One of the privileges our modern age demands is the right to declare that certain lives are not worth living. In utero testing sometimes reveals the possibility or even the certainty of birth defects. Abortion is often recommended to mothers who carry “defective” children and sometimes that recommendation becomes pressure.
And yet there are so many stories of people who have overcome enormous obstacles and who live full and rich lives. Some are missing limbs, others are blind, still others struggle with disease. Some have overcome poverty and injustice, others paralyzing accidents or great tragedies. And they are living witnesses to us that we ought never be the judge of what lives are worthwhile and what lives are not worth living. It is true that none of us would wish to be born missing limbs, or blind or in poverty, or with chronic conditions. But we must reverence those who are, learn to appreciate their gifts, and summon them to courage and greatness.
We must declare with great certitude that there is no such thing as a life not worth living. We say this not as some politically correct slogan but rather with firm conviction that every human life is willed by God. We were willed before we were made for the Scriptures say, “Before I ever formed you in the womb I knew and I appointed you…” (Jer 1:4). None of us is an accident nor are our gifts and apparent deficits mistakes. We exist as we are, the way we are for a purpose, a purpose for us and for others. We all have an irreplaceable role in God’s kingdom and show forth aspect of His glory uniquely. Every human life is intended and is worth living because God says so by the very fact that we exist.
The following videos show forth the resilience of the human person and give powerful witness to the fact that life is worth living. You may not have time to view them all now but I hope you’ll come back and see them all. That is why I post this over a weekend. Despite trials and setbacks all these individuals show forth the power and glory of God working though our human struggles. We might not choose the struggles they have for ourselves but we need to see that their lives are full and proclaim the dignity and resilience of the human person.
Here is the story of John Bramblitt who, though blind is a fine painter indeed.
Here is the story of Abby & Brittany, Conjoined twins born in 1990. The title of the video is “Joined for Life.” Abby says at the end of the video, “The best thing in the world about being conjoined twins is that there’s always someone to talk to and you’re never alone.”
Here’s the story of Nick Vujicic a man with no arms or legs who is a motivational speaker. He likes to say that he went from having a life without limbs to a life without limits.
I have posted this video of Patrick Henry Hughes before. Blind and crippled from birth he manifestes a profound musical ability.
3 Replies to “Life is Worth Living: The Resilience of the Human Person”
I LOVE these! Thank you for putting them together here. Another amazing story is of the severely autistic and VERY artistic young man with the photographic memory, who draws murals of enormous cities like London, Rome, and other places, after seeing them ONE time from a helicopter ride. I have never seen anything like what he can do…totally unique in all the world!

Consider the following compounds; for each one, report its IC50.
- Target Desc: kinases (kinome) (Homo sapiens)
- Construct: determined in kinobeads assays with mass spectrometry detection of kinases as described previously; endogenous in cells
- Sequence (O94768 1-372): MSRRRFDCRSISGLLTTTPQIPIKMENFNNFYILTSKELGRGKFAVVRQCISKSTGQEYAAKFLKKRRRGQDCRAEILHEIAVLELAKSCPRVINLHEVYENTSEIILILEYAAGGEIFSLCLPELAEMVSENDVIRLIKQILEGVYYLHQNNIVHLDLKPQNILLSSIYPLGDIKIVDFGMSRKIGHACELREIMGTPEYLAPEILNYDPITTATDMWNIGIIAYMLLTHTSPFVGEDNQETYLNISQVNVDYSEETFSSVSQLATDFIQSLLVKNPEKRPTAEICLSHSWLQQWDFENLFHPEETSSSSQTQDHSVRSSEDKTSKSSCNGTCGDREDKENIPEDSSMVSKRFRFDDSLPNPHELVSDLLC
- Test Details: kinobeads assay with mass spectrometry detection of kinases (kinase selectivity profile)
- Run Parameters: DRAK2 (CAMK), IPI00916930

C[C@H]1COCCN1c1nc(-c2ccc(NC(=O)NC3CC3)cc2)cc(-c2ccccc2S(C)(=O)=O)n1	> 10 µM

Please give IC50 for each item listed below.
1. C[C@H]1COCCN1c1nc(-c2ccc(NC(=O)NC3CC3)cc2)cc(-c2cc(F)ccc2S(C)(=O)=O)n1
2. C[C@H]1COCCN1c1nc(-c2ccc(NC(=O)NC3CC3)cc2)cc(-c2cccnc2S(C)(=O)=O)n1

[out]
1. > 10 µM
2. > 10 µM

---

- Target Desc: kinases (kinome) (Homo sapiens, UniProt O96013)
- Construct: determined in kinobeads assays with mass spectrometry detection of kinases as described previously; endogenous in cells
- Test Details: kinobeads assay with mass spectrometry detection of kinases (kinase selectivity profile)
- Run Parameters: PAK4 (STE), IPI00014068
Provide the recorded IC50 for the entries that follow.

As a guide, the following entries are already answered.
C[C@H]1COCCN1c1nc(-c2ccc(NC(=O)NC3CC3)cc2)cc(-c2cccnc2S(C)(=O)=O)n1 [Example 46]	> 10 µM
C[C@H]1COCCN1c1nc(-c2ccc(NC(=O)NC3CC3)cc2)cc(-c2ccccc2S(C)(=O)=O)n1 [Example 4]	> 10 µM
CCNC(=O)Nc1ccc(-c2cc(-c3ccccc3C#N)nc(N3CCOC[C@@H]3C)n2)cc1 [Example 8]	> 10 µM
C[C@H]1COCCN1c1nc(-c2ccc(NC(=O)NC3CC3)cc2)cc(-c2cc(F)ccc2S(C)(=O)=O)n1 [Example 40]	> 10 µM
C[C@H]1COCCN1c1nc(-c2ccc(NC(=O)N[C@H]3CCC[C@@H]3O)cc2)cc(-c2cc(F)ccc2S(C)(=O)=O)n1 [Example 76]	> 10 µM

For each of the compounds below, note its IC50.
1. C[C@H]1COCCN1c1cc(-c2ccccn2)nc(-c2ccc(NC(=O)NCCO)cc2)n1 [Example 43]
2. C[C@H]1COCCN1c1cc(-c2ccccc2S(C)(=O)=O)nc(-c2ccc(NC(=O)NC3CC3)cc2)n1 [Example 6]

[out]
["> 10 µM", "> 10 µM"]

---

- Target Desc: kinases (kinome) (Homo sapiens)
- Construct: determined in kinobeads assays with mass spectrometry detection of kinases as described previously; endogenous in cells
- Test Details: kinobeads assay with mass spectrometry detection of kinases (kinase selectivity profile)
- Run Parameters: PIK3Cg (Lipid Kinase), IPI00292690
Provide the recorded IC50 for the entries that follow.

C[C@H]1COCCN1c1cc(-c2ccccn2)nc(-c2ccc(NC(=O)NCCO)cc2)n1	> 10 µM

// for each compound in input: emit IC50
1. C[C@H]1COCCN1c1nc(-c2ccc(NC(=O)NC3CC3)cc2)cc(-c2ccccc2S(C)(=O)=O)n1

One quote I heard is “Everyone is fighting a great battle in life.” That quote helps me when someone is being particularly nasty, or to understand where they might be coming from in their point of view. The quote came from my former high school English teacher, who said it’s from a Jewish scholar in the 1200’s.
We all have a story, and we all have had stuff that’s been a great battle to deal with – whether it’s disease, personal loss, paralysis or loss of limb….it’s how we come out of it that matters. It’s how we deal with it. Even in how we deal with it (especially if it’s not constructive), as long as we learn from it and can use it to grow closer to God, and perhaps even teach others what we learned, that’s all that matters.
We’re often exhorted to place ourselves wholly in God’s hands, to trust Him completely.
However, we place a high value on self-reliance. Even the smallest child takes great pride in each step toward independence. We fear old age – not so much because that our days on earth may rapidly be approaching an end, but because we may lose our independence as our faculties fail us.
That fear of dependence, I think, often manifests itself as scorn. We’d rather turn away from those with disabilities and the elderly rather than acknowledge that we’re not as self-reliant as we’d like to think, or that our self-reliance may only be temporary. [Those with disabilities sometimes refer to “normal” people as “temporarily abled.” Katherine G, who works in an emergency room, surely has seen many lives transformed from “normal” to otherwise.]
The individuals featured on this blog entry have accepted that they cannot be wholly self-reliant. The blind gentleman must occasionally rely on strangers to guide him; the twins are dependent on each other for life itself; the limbless man must have someone feed him and dress him. If they can accept their dependence, and consider their lives to be fulfilling, how can we not trust in God?
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